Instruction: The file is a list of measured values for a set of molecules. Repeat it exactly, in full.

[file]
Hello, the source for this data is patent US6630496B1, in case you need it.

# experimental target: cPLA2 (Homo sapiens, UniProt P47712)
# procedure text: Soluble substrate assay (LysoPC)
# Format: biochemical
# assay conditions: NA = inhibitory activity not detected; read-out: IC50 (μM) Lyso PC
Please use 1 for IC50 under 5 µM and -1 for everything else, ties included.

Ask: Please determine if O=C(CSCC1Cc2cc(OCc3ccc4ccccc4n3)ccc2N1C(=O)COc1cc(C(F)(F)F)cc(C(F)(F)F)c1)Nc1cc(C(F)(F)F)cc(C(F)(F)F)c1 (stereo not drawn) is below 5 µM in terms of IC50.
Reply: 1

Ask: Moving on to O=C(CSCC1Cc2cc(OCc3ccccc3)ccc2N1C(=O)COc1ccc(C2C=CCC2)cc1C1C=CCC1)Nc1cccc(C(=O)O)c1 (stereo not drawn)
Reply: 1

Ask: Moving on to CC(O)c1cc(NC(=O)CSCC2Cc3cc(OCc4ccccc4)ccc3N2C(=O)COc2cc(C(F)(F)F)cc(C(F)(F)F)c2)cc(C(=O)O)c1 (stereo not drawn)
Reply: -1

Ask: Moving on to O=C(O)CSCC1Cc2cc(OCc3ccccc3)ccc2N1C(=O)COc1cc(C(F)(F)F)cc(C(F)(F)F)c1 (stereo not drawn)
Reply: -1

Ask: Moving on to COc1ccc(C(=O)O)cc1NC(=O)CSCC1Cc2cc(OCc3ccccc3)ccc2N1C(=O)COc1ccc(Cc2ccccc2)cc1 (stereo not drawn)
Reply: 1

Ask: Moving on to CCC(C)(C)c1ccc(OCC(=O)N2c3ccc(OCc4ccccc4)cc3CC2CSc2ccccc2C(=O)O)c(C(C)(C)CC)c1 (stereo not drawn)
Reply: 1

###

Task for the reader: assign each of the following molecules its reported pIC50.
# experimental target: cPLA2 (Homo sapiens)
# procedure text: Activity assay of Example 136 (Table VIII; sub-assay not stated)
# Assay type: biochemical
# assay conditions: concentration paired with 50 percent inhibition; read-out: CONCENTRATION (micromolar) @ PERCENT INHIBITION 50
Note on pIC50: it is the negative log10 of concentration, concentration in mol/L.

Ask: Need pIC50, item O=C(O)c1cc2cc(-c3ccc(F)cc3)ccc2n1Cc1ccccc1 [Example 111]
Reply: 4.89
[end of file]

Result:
Hello, the source for this data is patent US6630496B1, in case you need it.

# experimental target: cPLA2 (Homo sapiens, UniProt P47712)
# procedure text: Soluble substrate assay (LysoPC)
# Format: biochemical
# assay conditions: NA = inhibitory activity not detected; read-out: IC50 (μM) Lyso PC
Please use 1 for IC50 under 5 µM and -1 for everything else, ties included.

Ask: Please determine if O=C(CSCC1Cc2cc(OCc3ccc4ccccc4n3)ccc2N1C(=O)COc1cc(C(F)(F)F)cc(C(F)(F)F)c1)Nc1cc(C(F)(F)F)cc(C(F)(F)F)c1 (stereo not drawn) is below 5 µM in terms of IC50.
Reply: 1

Ask: Moving on to O=C(CSCC1Cc2cc(OCc3ccccc3)ccc2N1C(=O)COc1ccc(C2C=CCC2)cc1C1C=CCC1)Nc1cccc(C(=O)O)c1 (stereo not drawn)
Reply: 1

Ask: Moving on to CC(O)c1cc(NC(=O)CSCC2Cc3cc(OCc4ccccc4)ccc3N2C(=O)COc2cc(C(F)(F)F)cc(C(F)(F)F)c2)cc(C(=O)O)c1 (stereo not drawn)
Reply: -1

Ask: Moving on to O=C(O)CSCC1Cc2cc(OCc3ccccc3)ccc2N1C(=O)COc1cc(C(F)(F)F)cc(C(F)(F)F)c1 (stereo not drawn)
Reply: -1

Ask: Moving on to COc1ccc(C(=O)O)cc1NC(=O)CSCC1Cc2cc(OCc3ccccc3)ccc2N1C(=O)COc1ccc(Cc2ccccc2)cc1 (stereo not drawn)
Reply: 1

Ask: Moving on to CCC(C)(C)c1ccc(OCC(=O)N2c3ccc(OCc4ccccc4)cc3CC2CSc2ccccc2C(=O)O)c(C(C)(C)CC)c1 (stereo not drawn)
Reply: 1

###

Task for the reader: assign each of the following molecules its reported pIC50.
# experimental target: cPLA2 (Homo sapiens)
# procedure text: Activity assay of Example 136 (Table VIII; sub-assay not stated)
# Assay type: biochemical
# assay conditions: concentration paired with 50 percent inhibition; read-out: CONCENTRATION (micromolar) @ PERCENT INHIBITION 50
Note on pIC50: it is the negative log10 of concentration, concentration in mol/L.

Ask: Need pIC50, item O=C(O)c1cc2cc(-c3ccc(F)cc3)ccc2n1Cc1ccccc1 [Example 111]
Reply: 4.89